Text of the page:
Sunday, March 8, 2015

Handing Out Snakes

“Which of you, if his son asks for bread, will give him a stone?  Or if he asks for a fish, will give him a snake?  If you, then, though you are evil, know how to give good gifts to your children, how much more will your Father in heaven give good gifts to those who ask him!”  (Matthew 7:9-11)

I once read a supposedly amusing account of a mother whose young son left the house one morning to catch the school bus.  But he returned after a couple minutes and in a discouraged voice told her that school was boring and he hated it and wanted to stay home.  Her reply was something along the lines of, "Life’s tough.  Get on the bus."

I didn't find that story funny.

Not that I think children should be allowed to dictate what they want to do for the day.  But there are often occasions when children ask for "bread" or "fish" and we are guilty of handing out a "stone" or a "snake" instead.  Are we being thoughtless — or maybe just too busy to find out what the real problem is?

Children love to manipulate their parents (of course, we adults never manipulate people, do we?!) so it is often easy to dismiss their complaints as just that: complaints.  But sometimes a child is honestly trying to tell you that there is a problem.  He simply can’t articulate it better than to say something is "boring" or "stupid" or he "hates it."  In that case, it might be wise to inquire further, rather than simply say, "Life’s tough.  Do it anyway." 

“Why is math boring, Johnny?”
“’Cuz I already know this stuff!  I’m tired of fractions!”
“Alright, Johnny, let’s skip to the test at the end of the chapter on fractions.  If you can do all the problems, we’ll skip the rest of fractions and go on to decimals.”

“Sally, we don’t say ‘hate’ in this house.  Why don’t you rephrase that?”
“I don’t like piano lessons.”
“Why not?’
“I’ve been playing the same dumb song for weeks!  The teacher makes me do it over again every week and it’s so silly!”
“Well, Sally, let’s have a talk with your teacher and ask her to give you some different songs to work on.  But I’ll expect you to go back to practicing harder if we do that.”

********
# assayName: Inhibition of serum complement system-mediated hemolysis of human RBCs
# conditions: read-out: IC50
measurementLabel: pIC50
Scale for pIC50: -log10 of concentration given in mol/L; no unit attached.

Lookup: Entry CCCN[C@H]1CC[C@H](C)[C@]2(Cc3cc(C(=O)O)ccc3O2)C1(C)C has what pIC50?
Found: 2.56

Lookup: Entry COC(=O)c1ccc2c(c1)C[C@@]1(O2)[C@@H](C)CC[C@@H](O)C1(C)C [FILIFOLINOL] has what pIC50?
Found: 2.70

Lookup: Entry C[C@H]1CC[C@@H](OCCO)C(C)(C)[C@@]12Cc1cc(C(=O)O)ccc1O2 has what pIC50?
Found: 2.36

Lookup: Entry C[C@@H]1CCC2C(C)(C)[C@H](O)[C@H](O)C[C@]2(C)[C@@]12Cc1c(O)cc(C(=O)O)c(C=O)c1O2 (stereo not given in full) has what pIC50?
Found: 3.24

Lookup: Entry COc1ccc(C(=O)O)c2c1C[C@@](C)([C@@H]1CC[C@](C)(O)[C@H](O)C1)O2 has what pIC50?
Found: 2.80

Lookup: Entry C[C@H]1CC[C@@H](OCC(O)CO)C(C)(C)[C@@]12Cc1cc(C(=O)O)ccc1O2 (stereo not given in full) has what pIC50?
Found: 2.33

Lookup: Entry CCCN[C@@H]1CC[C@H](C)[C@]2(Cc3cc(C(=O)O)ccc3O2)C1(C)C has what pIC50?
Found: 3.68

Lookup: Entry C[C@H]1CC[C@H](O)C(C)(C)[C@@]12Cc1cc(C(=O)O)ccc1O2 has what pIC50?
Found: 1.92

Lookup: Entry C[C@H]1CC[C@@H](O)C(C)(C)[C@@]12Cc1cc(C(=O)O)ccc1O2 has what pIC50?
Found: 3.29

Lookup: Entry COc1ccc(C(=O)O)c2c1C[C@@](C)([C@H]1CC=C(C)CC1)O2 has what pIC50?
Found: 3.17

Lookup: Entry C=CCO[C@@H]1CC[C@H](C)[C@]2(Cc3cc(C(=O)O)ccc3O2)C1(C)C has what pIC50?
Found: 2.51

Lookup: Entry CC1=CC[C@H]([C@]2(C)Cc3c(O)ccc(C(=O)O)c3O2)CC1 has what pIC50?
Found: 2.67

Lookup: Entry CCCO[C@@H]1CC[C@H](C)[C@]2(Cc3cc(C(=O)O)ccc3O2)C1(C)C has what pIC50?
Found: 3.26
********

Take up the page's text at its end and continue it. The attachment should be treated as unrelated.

It is easy to have a paradigm of how things should be — and make our children follow the paradigm whether it makes sense or not.  We need to ask ourselves questions like, “Why are we doing this?”  “Is there a better way to accomplish our goals?”

Are we finishing every problem in the math chapter just because we feel we must, regardless of whether Johnny needs all those extra problems?  Remember, the math book authors don’t know Johnny’s individual needs — you do. You can customize his education accordingly.  Are we having 9-year-old Susie do written book reports because that’s the way book reports should be?  Maybe oral reports would be less daunting and more fun until her writing skills improve — after all, at this point the important thing is that she read the book and can tell you about it.

Sometimes the “snakes” we hand out have a more simple explanation — our culture is so busy that we rarely slow down to find out what Johnny or Susie actually need.  Who has time in between piano, dance, soccer, co-op and church activities to find out if Jimmy’s problems with reading are due to bad eyesight or bad attitude?  ‘Oh well, never mind, we’ll just keep giving him reading assignments and hope he gets it.”

We need to make sure we are making time to give "good gifts" to our children — gifts of focused time and attention and response to their needs.  Let’s make sure we are handing out bread and fish, not stones and snakes!

Written by Heather Sheen

1 comment:

  1. Although I enjoy reading many of the articles on this blog, I have to say that I respectfully disagree with parts of this article. As a professional musician, music teacher, and homeschool mom of two, my experiences in each of these areas contribute to my opinions regarding this article.

    As a child, I was NEVER permitted to use the words, "I'm bored." When my parents, or music teachers assigned materials, this was looked upon as a way for me to learn responsibility. It didn't matter how much I may have whined, fussed, or complained. I was encouraged to do my best and get it done. It was a way for me to learn responsibility.

    I believe that a truly good teacher finds out WHY the child doesn't like to do the work or WHY it is difficult for him and ASSISTS him in getting the job done. As a music teacher, I can't tell you how many times a student will compain to me that a piece is boring and that he doesn't want to play it. Occasionally, a parent will come to me and say, "Johnny doesn't want to play this piece anymore. He complains at home that it is boring." Most often these students are my laziest students. They are unwilling to put forth work to get the piece perfected. A better solution would be for the teacher and parent to work together to help Johnny get the piece finished. Find out what it is that he doesn't like about the piece and help him work on it and get it done. Teach him responsibility and hard work, even when the work involves something you do not enjoy. If Johnny has been assigned "the same dumb song for weeks" their is probably a reason! Maybe the parent needs to attend the lesson and see what it is the teacher is trying to have Johnny accomplish. Maybe Johnny is not working on the things the teacher says need corrected.
    If parents are manipulating the work, or asking the piano teacher to manipulate the work, what will happen to Johnny as an adult when his parents and piano teacher are no longer involved?